February’s case digest includes two High Court cases considering the lifting of automatic suspensions on contract awards for services.
Please feel free to submit a comment below or send us an Ask query if you have any views on the cases covered, or think that we have missed a case that should be brought to the attention of public procurement practitioners.
Pressetext comes to development agreements (R (Gottleib) v Winchester City Council).
The High Court has ruled that Winchester City Council acted unlawfully in varying an agreement with a developer without holding a new procurement exercise under the Public Contracts Regulation 2006. The development agreement, originally signed in 2004, was a public works concession contract that was not put out to tender, in breach of the procurement rules (although it was now too late for this breach to be remedied). The High Court concluded that variations to the agreement in 2014, taken as a whole, resulted in a contract which was materially different in character, such as to demonstrate the intention of the parties to re-negotiate the essential terms of the contract. The variations were intended to make the development scheme financially viable for the developer.
For more information on this decision and the impact it may have, see Christopher Brennan’s post, Restoring viability to city centre regeneration? Enter Pressetext.
Automatic suspension on award of IT contract lifted (Advanced Business Software and Solutions Ltd v The Pirbright Institute).
The High Court has granted an application by the Pirbright Institute (a government funded scientific research charity) to lift the automatic suspension on the award of a contract for a new integrated IT system, following a challenge by an aggrieved, unsuccessful bidder. The High Court considered that the claimant had shown that there was a serious issue to be tried in relation to alleged breaches of the Public Contracts Regulations 2006.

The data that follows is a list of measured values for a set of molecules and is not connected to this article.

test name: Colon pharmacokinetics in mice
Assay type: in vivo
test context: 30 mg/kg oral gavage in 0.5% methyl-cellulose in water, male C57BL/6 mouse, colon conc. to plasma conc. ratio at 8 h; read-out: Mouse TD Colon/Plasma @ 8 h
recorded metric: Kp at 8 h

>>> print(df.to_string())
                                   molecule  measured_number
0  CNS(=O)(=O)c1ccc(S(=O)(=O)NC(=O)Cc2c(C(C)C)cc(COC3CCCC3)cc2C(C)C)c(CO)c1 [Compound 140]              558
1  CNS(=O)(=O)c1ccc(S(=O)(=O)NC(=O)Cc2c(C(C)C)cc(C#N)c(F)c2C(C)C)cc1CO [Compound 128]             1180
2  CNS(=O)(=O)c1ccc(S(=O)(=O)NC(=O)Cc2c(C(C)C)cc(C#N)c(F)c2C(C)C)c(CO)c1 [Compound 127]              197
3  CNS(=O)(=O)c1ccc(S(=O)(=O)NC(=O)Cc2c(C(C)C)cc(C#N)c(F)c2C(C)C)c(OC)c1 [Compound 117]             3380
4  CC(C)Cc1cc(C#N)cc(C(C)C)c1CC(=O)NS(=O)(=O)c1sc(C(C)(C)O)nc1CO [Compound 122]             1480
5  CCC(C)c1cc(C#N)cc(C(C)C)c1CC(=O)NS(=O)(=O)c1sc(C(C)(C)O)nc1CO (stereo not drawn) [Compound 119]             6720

However, the High Court concluded that damages would be an adequate remedy for the claimant and that the balance of convenience lay in lifting the suspension. In particular, the High Court considered that a delay in introducing the new IT system would cause inconvenience and inefficiency for Pirbright’s scientists and researchers. Pirbright’s current IT systems are old fashioned and nearing the end of their useful life. There was a risk that they may not be effective during the period of the delay if the suspension were maintained.
Automatic suspension on award of new contract for adult substance misuse recovery services lifted (Solent NHS Trust v Hampshire County Council).
The High Court has lifted the automatic suspension on the award by Hampshire County Council of a new contract for adult substance misuse recovery services. The procurement process is being challenged by the incumbent supplier of these services, Solent NHS Trust, which alleges errors in the evaluation of the tenders. The High Court concluded that there was a serious issue to be tried, although it could not reach a view on the strength of the issues. It also concluded that damages would be an adequate remedy for the claimant.
The High Court concluded that the balance of convenience lay in lifting the suspension. This would ensure that the service users (vulnerable drug and alcohol addicts in Hampshire) would benefit sooner from more fully integrated and improved services as envisaged by the new contract. The whole tendering process for the new contract had been predicated on there being substantial and important improvements in the services. The High Court was concerned about the delay in making these new services available if the suspension were maintained pending even an expedited trial.